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Senior Republican senator warns Trump to consider other border security options

Senior Republican senator warns Trump to consider other border security options
President Trump arrives at Joint Base Elmendorf-Richardson on Feb. 28 in Anchorage. (Evan Vucci / AP)

A senior Senate Republican warned President Trump on Thursday to reconsider his emergency declaration for the southern border, hinting the GOP-controlled Senate could rebuke him and overturn it.

In a floor speech, Sen. Lamar Alexander (R-Tenn.) urged Trump to find other ways to get the money.

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"I support what the president wants to do on border security, but I do not support the way he has been advised to do it," Alexander said.

Alexander refused to say whether he would join three other Republican senators who have said they will support the effort to rescind Trump’s emergency declaration.

Democrats need just one more Senate Republican to join them, assuming all Democrats vote in favor.

The resolution easily cleared the Democratic-controlled House on Tuesday evening by a vote of 245 to 182. Trump has said he will veto it if it reaches his desk, and neither chamber is expected to have the votes to override him.

Trump issued his own warning Thursday in an interview with Fox News’ Sean Hannity, saying that Republicans who support the Democrats’ resolution are putting themselves in political risk.

“I think that really it’s a very dangerous thing for people to be voting against border security,” Trump said. “I think they put themselves at great jeopardy.”

But Alexander said many other Republican senators share his view that the administration should find other ways to fund the wall. He pointed to several nonmilitary sources, such as unused Treasury and counter-narcotics funds.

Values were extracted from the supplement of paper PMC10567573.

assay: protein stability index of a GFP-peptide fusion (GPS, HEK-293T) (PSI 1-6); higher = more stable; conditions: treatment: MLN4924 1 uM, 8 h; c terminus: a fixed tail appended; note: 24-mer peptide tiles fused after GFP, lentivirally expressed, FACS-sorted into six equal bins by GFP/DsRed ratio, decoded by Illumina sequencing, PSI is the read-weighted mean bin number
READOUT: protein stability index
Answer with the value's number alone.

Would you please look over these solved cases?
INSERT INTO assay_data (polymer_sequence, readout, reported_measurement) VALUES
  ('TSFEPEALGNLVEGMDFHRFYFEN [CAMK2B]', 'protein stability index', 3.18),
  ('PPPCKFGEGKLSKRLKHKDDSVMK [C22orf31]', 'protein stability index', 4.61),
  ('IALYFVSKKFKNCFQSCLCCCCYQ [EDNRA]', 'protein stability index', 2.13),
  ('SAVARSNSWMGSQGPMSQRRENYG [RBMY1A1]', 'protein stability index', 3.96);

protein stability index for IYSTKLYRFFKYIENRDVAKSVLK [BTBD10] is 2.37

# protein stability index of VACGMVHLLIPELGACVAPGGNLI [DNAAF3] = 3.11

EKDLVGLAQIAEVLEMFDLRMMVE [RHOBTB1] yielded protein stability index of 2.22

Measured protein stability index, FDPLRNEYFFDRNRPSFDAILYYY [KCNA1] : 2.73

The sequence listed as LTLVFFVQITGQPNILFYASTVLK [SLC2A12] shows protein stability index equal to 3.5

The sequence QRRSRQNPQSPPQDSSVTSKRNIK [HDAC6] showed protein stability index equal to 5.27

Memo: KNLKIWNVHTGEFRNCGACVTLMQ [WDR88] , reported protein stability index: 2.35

“It is unnecessary and unwise to turn a border crisis into a constitutional crisis about separation of powers when the president already has congressional funding authority to build 234 miles of border wall that he requested,” Alexander said.

Trump issued the emergency order the day after Congress explicitly denied him the $5.7 billion he requested funding for the wall and instead provided $1.375 billion for border barriers. Trump said at the time he was issuing the declaration because it was an expedient way to get the funds.

Democrats, and some Republicans, argue that the president is stepping on Congress’ constitutional role to decide how taxpayer funds are used by issuing an emergency declaration, which allows him to tap billions of dollars appropriated for the Defense Department.

“I understand that the president is disappointed that the funding that he requested did not pass,” Sen. Susan Collins (R-Maine) said Thursday. Collins is a co-sponsor of the Senate resolution to rescind Trump’s order. “But the failure of Congress to pass funding in the amount the president prefers cannot become an excuse for the president to usurp the powers of the [legislative] branch.”

The other two GOP senators who have said they will vote to rescind the emergency declaration are Sens. Lisa Murkowski of Alaska and Thom Tillis of North Carolina.

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